Luke is the only gospel that describes the reaction of the apostles when Mary Magdalene and Mary, the mother of James told them of the empty tomb and the words of Jesus and the angel.  “Peter, however, got up and ran to the tomb.  Bending over, he saw the strips of linen lying by themselves, and he went away wondering to himself what had happened.”

We call Peter, “The Rock,” and refer to “doubting Thomas.” It appears that there was enough disbelief among the apostles to go around.  We consider the apostles, sometimes, as saints above us all. They were men. These men ran away when the soldiers came to Gethsemane. Their greatness came through their faith in Jesus. Peter’s wondering what happened was later replaced with a steadfastness that deserved the name, “The Rock.”

The empty shell, that had been body of Jesus when he was alive, was placed in the rock cave and lay there waiting until He returned and gave it new life. Jesus’ ministry and miracles included raising several people, recounted in the gospels, from the dead. A major theme of His ministry was resurrection from death—the conquering of death. Of course, the crowning event was His resurrection.  Those He raised from the dead during his life on earth were people who were physically dead. Their resurrection is a bright symbol for the millions upon millions whose souls have been dead, but who may come alive again, for eternity, once Jesus enters their hearts.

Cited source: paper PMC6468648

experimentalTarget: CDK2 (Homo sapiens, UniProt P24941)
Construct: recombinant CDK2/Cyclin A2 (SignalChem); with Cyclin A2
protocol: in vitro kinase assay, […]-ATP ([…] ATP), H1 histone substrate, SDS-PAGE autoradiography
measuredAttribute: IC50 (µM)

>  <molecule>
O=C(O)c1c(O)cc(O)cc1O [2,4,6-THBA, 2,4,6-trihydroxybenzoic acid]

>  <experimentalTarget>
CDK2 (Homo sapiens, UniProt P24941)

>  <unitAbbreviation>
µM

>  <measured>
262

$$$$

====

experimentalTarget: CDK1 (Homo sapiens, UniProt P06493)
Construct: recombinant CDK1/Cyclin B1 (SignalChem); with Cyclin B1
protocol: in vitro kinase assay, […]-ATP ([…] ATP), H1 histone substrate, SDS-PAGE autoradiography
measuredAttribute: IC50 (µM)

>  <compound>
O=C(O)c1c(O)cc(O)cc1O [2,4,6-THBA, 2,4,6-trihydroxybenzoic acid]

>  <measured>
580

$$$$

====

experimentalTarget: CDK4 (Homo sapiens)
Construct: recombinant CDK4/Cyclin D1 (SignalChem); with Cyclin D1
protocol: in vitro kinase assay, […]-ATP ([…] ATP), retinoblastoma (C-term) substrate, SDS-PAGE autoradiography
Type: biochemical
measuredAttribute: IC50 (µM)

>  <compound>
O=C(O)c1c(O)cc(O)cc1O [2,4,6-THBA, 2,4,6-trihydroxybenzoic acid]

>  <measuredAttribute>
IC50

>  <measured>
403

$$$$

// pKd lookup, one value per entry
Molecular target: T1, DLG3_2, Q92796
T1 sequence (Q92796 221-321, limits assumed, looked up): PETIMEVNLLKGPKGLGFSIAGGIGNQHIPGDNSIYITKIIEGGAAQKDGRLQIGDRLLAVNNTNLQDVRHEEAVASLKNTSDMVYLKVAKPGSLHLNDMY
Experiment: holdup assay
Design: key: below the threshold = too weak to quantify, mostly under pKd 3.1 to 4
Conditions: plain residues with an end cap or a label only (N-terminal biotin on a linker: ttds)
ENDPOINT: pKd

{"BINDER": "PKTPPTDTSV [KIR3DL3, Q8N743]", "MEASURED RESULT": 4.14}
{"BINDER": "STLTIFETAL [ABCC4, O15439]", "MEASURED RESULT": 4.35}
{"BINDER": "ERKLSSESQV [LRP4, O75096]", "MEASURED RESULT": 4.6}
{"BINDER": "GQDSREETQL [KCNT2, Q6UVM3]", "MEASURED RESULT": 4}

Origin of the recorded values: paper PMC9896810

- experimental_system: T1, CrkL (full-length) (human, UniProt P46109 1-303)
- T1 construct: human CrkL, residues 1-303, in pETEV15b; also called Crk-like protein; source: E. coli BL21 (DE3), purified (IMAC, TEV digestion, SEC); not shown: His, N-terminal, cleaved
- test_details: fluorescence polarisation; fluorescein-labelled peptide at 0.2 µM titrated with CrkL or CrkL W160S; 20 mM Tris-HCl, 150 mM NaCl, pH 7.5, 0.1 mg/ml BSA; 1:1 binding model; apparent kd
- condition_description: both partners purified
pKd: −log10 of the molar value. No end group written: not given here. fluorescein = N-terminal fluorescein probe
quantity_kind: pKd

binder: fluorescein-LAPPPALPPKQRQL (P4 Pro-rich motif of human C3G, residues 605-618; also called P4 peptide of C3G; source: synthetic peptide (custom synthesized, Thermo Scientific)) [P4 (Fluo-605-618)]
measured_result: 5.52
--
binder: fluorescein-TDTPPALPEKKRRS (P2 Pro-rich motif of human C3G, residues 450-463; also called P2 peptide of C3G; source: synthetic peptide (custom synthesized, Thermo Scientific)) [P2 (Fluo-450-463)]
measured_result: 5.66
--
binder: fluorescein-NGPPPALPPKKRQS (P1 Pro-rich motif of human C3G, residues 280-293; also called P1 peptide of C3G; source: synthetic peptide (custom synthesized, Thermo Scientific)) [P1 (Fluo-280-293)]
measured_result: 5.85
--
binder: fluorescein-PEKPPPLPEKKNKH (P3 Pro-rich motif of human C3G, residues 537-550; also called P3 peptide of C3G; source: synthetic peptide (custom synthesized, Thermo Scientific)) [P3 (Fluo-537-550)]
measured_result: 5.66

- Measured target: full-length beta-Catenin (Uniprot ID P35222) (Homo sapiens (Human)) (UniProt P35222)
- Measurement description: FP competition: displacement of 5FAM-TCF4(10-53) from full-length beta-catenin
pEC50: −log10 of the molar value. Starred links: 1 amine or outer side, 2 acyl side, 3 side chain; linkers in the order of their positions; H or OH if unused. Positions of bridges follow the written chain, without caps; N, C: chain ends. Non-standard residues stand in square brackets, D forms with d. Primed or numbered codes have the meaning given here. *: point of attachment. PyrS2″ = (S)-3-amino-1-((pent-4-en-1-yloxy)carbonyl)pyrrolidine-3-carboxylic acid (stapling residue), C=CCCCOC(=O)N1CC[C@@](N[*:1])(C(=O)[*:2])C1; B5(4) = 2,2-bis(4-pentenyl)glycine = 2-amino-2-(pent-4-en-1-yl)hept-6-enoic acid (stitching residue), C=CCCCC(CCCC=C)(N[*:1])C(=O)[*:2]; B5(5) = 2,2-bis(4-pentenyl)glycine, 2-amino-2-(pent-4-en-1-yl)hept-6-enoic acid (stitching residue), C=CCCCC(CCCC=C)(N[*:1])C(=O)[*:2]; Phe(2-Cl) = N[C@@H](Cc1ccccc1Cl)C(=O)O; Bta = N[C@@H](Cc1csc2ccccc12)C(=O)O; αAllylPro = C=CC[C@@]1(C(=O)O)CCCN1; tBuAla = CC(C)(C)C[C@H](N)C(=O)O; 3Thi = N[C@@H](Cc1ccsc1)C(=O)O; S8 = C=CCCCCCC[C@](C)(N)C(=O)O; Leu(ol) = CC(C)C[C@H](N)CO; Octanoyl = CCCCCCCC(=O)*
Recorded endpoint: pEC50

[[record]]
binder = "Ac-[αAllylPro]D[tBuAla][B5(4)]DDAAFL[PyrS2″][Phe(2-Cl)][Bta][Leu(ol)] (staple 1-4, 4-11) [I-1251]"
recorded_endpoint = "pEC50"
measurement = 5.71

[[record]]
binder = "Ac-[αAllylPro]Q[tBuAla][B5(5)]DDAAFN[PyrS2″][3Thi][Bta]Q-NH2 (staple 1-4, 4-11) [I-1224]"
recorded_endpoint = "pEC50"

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Responses

  1. Reblogged this on Rich Weatherly – Author and commented:
    My friend and author, Thomas Drinkard posted compelling arguments for the Resurrection and Christianity; one well worth sharing. I hope you read and give it thoughtful consideration.